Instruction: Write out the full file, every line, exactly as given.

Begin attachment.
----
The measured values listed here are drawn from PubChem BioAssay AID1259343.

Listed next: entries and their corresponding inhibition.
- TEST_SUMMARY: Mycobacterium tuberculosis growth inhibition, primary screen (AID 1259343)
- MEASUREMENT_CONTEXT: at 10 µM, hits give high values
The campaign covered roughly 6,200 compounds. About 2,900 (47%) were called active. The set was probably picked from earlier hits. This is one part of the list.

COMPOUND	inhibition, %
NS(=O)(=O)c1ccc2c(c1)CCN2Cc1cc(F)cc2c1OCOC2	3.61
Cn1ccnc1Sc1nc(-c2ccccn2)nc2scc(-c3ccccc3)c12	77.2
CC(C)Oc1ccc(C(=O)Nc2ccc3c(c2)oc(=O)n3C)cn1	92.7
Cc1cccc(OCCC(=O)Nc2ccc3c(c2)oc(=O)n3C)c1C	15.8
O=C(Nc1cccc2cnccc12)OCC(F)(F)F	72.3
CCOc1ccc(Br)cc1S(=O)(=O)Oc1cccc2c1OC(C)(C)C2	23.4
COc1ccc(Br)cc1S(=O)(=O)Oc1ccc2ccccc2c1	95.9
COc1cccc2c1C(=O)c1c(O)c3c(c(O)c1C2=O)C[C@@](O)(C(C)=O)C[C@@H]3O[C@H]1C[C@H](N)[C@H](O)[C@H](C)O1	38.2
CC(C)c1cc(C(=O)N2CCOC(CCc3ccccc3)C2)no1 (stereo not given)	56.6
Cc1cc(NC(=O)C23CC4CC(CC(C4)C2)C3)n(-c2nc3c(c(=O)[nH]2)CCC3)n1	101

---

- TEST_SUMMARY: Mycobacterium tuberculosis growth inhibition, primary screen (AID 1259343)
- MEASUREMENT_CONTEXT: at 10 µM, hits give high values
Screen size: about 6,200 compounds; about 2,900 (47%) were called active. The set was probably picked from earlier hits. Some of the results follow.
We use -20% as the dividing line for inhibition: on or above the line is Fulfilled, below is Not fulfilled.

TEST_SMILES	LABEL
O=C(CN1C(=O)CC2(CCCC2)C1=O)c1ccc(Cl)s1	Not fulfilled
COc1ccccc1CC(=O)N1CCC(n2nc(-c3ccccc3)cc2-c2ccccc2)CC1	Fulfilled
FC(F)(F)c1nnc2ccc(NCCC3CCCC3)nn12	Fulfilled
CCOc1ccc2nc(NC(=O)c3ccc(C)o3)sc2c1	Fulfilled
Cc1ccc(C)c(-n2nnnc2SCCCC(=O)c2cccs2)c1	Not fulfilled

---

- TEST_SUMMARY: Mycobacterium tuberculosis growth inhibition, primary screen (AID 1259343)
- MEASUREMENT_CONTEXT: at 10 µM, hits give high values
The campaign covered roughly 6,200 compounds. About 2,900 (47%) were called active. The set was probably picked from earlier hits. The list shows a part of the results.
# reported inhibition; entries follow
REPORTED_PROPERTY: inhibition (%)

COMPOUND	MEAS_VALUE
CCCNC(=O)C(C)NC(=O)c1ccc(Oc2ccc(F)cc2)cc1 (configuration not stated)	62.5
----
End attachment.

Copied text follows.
The measured values listed here are drawn from PubChem BioAssay AID1259343.

Listed next: entries and their corresponding inhibition.
- TEST_SUMMARY: Mycobacterium tuberculosis growth inhibition, primary screen (AID 1259343)
- MEASUREMENT_CONTEXT: at 10 µM, hits give high values
The campaign covered roughly 6,200 compounds. About 2,900 (47%) were called active. The set was probably picked from earlier hits. This is one part of the list.

COMPOUND	inhibition, %
NS(=O)(=O)c1ccc2c(c1)CCN2Cc1cc(F)cc2c1OCOC2	3.61
Cn1ccnc1Sc1nc(-c2ccccn2)nc2scc(-c3ccccc3)c12	77.2
CC(C)Oc1ccc(C(=O)Nc2ccc3c(c2)oc(=O)n3C)cn1	92.7
Cc1cccc(OCCC(=O)Nc2ccc3c(c2)oc(=O)n3C)c1C	15.8
O=C(Nc1cccc2cnccc12)OCC(F)(F)F	72.3
CCOc1ccc(Br)cc1S(=O)(=O)Oc1cccc2c1OC(C)(C)C2	23.4
COc1ccc(Br)cc1S(=O)(=O)Oc1ccc2ccccc2c1	95.9
COc1cccc2c1C(=O)c1c(O)c3c(c(O)c1C2=O)C[C@@](O)(C(C)=O)C[C@@H]3O[C@H]1C[C@H](N)[C@H](O)[C@H](C)O1	38.2
CC(C)c1cc(C(=O)N2CCOC(CCc3ccccc3)C2)no1 (stereo not given)	56.6
Cc1cc(NC(=O)C23CC4CC(CC(C4)C2)C3)n(-c2nc3c(c(=O)[nH]2)CCC3)n1	101

---

- TEST_SUMMARY: Mycobacterium tuberculosis growth inhibition, primary screen (AID 1259343)
- MEASUREMENT_CONTEXT: at 10 µM, hits give high values
Screen size: about 6,200 compounds; about 2,900 (47%) were called active. The set was probably picked from earlier hits. Some of the results follow.
We use -20% as the dividing line for inhibition: on or above the line is Fulfilled, below is Not fulfilled.

TEST_SMILES	LABEL
O=C(CN1C(=O)CC2(CCCC2)C1=O)c1ccc(Cl)s1	Not fulfilled
COc1ccccc1CC(=O)N1CCC(n2nc(-c3ccccc3)cc2-c2ccccc2)CC1	Fulfilled
FC(F)(F)c1nnc2ccc(NCCC3CCCC3)nn12	Fulfilled
CCOc1ccc2nc(NC(=O)c3ccc(C)o3)sc2c1	Fulfilled
Cc1ccc(C)c(-n2nnnc2SCCCC(=O)c2cccs2)c1	Not fulfilled

---

- TEST_SUMMARY: Mycobacterium tuberculosis growth inhibition, primary screen (AID 1259343)
- MEASUREMENT_CONTEXT: at 10 µM, hits give high values
The campaign covered roughly 6,200 compounds. About 2,900 (47%) were called active. The set was probably picked from earlier hits. The list shows a part of the results.
# reported inhibition; entries follow
REPORTED_PROPERTY: inhibition (%)

COMPOUND	MEAS_VALUE
CCCNC(=O)C(C)NC(=O)c1ccc(Oc2ccc(F)cc2)cc1 (configuration not stated)	62.5